Limerick graduate takes top prize and for the first time two others are highly commended

Figures at Night (Diptych),  1988, by David Crone. Photograph: Christopher Barr, courtesy of Crone, Ulster University

A retrospective of one of Ireland’s best living painters shows he is still innovating

Charles Tyrrell at the Taylor Galleries: he has embraced the  inherent nature of aluminium

Amorphous shapes and passages dominate, while Felim Egan tests new waters

Joggers by Michael Kane

Reading, writing and publishing have been significant areas of endeavour, not distinct from printmaking and painting, but all face(...)

John Behan’s “The Bull of Easter II”: “an ingenious amalgam of biology and technology”

Review: John Behan at the Solomon and Marion McKeever at the Assembly House

Edgy: work by John Coyle and Gary Coyle in Now Came Still Evening On at the Dock, Carrick-on-Shannon

John and Gary Coyle share hints of discord; John Butler Yeats demands close viewing

Piece by Anita Groener in Facebook’s Dublin office. Photograph: Ros Kavanagh

Dublin HQ of the social media giant is a hotbed of artistic activity and dynamism

Johanne Mullan, collections programmer at Imma, with Lucian Freud’s  “The Painter’s Mother Resting” at a preview of the Freud Project 2016-2021. Photograph: Dara Mac Dónaill/The Irish Times

The 50 pieces in Freud Project are invaluable opportunity to assess British painter’s work

Hong Ling: A Peak of Reds

Huangshan region and landscape informs Hong Ling’s work

Blue Drift 5, by Graham Crowley

Artists’s response to ‘The Hay Wain’ is not nostalgia but modernity. Plus Stephen Loughman is inspired by WI postcards and Brian F(...)

A still from Jaki Irvine’s video and sound installation If the Ground Should Open . . . which will be in the Imma in December

Installation focuses on women of Rising and corporate Ireland greed 100 years later

‘The Baptism of the King of Cashel by St Patrick’ by James Barry.

A new exhibition at the National Gallery shows Ireland’s history in 55 paintings, and reveals a few secrets if you look carefully

‘Crystal Chandelier’’, by Stephanie Rowe, at the Oliver Sears Gallery in London.

Mother’s Tankstation and the Oliver Sears Gallery have designs on the international art fairs

Paul Gregg’s  Amorphous, 2006, plastic and helium: at the RHA Gallagher Gallery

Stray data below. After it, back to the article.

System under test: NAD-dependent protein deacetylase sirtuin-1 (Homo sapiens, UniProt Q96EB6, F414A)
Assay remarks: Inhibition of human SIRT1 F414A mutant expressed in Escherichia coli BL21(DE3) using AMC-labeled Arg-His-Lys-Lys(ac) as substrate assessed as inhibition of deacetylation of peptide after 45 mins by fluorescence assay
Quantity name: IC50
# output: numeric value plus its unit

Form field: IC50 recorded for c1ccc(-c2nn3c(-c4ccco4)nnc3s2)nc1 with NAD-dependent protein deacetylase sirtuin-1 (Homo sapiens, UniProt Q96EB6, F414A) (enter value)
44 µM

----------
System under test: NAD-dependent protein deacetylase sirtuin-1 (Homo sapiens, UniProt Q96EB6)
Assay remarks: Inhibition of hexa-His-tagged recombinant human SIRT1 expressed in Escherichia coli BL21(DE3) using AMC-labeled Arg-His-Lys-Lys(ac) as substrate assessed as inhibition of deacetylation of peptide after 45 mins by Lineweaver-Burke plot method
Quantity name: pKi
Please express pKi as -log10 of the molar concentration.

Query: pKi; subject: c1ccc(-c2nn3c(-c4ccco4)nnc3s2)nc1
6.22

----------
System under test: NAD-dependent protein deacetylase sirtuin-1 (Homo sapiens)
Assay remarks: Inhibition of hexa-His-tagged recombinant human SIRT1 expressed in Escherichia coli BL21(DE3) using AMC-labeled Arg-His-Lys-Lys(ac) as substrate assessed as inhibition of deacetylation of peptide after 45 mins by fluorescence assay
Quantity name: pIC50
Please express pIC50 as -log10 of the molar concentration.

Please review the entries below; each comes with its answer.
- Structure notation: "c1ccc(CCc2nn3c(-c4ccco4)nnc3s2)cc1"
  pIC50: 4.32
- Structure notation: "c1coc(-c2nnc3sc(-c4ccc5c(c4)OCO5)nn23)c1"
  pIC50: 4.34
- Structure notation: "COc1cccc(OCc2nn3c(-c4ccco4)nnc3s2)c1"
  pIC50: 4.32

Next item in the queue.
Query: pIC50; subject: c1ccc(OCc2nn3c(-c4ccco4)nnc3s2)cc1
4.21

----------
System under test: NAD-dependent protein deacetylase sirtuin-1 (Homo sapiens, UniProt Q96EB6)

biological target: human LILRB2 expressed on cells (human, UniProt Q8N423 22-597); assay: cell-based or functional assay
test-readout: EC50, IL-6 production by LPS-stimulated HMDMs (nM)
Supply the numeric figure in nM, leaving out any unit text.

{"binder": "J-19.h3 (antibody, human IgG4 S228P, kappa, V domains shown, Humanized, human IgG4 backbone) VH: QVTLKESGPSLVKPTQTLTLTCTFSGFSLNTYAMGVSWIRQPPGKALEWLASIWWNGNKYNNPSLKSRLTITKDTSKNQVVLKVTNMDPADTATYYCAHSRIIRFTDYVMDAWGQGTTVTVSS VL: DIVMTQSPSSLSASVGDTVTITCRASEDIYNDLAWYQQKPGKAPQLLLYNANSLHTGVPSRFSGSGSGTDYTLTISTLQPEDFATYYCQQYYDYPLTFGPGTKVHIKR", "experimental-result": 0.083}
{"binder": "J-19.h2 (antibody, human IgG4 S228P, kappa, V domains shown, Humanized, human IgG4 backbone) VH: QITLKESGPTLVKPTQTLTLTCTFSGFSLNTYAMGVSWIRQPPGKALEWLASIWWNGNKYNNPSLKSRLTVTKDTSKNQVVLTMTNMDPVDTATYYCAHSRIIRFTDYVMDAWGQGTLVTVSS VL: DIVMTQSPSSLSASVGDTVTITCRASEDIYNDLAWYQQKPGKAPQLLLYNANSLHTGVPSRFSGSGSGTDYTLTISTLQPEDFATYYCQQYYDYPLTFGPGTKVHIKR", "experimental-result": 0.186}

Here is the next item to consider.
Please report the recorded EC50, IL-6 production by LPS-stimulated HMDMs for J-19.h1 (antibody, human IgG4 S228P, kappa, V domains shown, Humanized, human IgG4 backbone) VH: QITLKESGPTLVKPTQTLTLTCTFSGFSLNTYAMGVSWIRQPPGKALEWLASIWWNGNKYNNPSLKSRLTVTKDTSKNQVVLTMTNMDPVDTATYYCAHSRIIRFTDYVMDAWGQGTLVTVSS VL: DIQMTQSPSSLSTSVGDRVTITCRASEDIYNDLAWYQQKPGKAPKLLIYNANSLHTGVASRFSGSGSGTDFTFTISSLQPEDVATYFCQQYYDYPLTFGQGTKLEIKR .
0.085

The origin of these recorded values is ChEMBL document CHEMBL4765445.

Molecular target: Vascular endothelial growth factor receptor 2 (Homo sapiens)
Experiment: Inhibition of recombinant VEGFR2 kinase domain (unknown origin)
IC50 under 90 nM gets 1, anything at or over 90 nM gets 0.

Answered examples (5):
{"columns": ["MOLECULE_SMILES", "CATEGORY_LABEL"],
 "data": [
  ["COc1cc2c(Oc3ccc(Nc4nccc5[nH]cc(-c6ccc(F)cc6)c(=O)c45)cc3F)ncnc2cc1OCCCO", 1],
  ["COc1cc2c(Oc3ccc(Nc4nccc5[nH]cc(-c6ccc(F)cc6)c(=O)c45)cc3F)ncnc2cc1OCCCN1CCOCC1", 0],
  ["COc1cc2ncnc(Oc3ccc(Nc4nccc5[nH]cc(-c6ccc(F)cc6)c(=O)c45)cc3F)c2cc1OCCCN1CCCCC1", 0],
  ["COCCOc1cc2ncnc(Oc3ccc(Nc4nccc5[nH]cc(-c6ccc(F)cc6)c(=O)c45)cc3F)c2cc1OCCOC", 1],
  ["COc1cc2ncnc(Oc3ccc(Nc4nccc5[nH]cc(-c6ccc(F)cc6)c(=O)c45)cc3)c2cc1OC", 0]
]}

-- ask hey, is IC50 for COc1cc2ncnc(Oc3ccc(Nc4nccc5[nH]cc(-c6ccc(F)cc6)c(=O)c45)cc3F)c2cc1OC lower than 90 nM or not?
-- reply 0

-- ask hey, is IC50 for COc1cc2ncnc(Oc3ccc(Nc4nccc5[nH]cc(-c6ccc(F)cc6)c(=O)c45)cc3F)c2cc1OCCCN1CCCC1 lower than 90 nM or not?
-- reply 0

Vanessa Donoso López and Paul Gregg offer intriguing and conceptual artistic visions

Detail from Lacken Series: Cowslips, 2016 by Patrick Graham

Two Irish artists impress in iconoclastic paintings and a 1916-related video installation

David Hockney’s primary insinct seems always to be to produce work: ‘Self portrait’ 1954, collage on newsprint; ‘Margaret Hockney’ 2008, inkjet printed computer drawing on paper

MAC exhibition, a first for Ireland, is a fine collection with a focus on drawing

Detail from Mary (2014) by Alec Soth. Courtesy of the artist

Photographer Alec Soth, who was a painfully shy teenager, has gone on to produce one of the most socially engaged bodies of work i(...)

Coast Scene with Europa and the Bull (1634) by Claude Lorrain. Copyright National Gallery of Ireland

You are unlikely to see so much of this collection again, so make a point of visiting. Plus: a new show by painter Ian Cumberland (...)

Untitled by Paul Doran (2016)

Plus: Finnish women let us into their lives with humour

Triptych from The Viewing of Six New Works by Michael Snow.  Copyright Michael Snow. Courtesy the artist, Jack Shainman Gallery and Butler Gallery. Photograph: Roland Paschoff

The Canadian artist sets his sights on Kilkenny; and Damien Flood is like a Miró in Dún Laoghaire

Frontier (2016) by Michael John Whelan

Artist Michael John Whelan is continuously drawn to the world’s most northerly settlement of more than 1,000 people

Not to be Known by Aideen Barry

In Aideen Barry’s work divisions between human, animal, automaton and mechanical devices blur

From left, Apartments Aleppo (2016); and Over Our Heads the Hollow Seas Closed Up (2016), both by Brian Maguire; and The Aquarius Monument by Alex de Roeck from Small . . . Far Away. Maguire images courtesy the artist and Kerlin Gallery

Brian Maguire’s paintings try to address the experiences of society’s outsiders

Detail from It Takes a Village by Una Sealy

Una Sealy couldn’t wait to escape Howth. What went wrong?

The Woolworths Choir of 1979 (2012)

The Turner Prize winner describes the moment 10 years ago when her pioneering video art took a new, fascinating turn

From left: Spectres of Modernity by Ruth McHugh, a work by Giancarlo Marcali from Foreign Bodies; a piece by Sue Kneebone from Border Crossings

Vulnerable bodies and the dispossessed also feature in three Galway International Arts Festival highlights

 Hughie O’Donoghue: ‘If you want to get at all close to a true version of events, you have to make room for the inconvenient bits as well.’ Photograph: Alan Betson / The Irish Times

The artist’s new exhibition explores the personal and political, ‘the complex, detailed, contingencies of people’s lives’

Gordana by Dragana Jurisic

Photographer Dragana Jurisic picked up a camera after her father's entire archive was destroyed. And that's not the only mystery i(...)

In Life (i) (2016) by Caoimhe Kilfeather

Things resonate in Caoimhe Kilfeather’s work but usually confound your expectations

Town, Country, People (1985-86) by Locky Morris

A group exhibition curated by Janet Mullarney is accessible, unpredictable and rewarding

Work by Jane Rainey

Bumper year with third- and fourth-year graduates’ marathon exhibitions

View of Ryou-Un Maru by Brian Duggan at Project Arts Centre. Photograph: Ros Kavanagh

Brian Duggan has made a fishing boat thought lost in the 2011 tsunamis the centre of his exhibition at Project

A still from Our Kind by Alan Phelan

Separate exhibitions highlight the complexities and ambiguities of Casement and explore the many identities that have been thrust (...)

Paper Bloom by Katie Moore

Katie Moore’s Ballina residency commemorating 1916 is exceptionally effective

More articles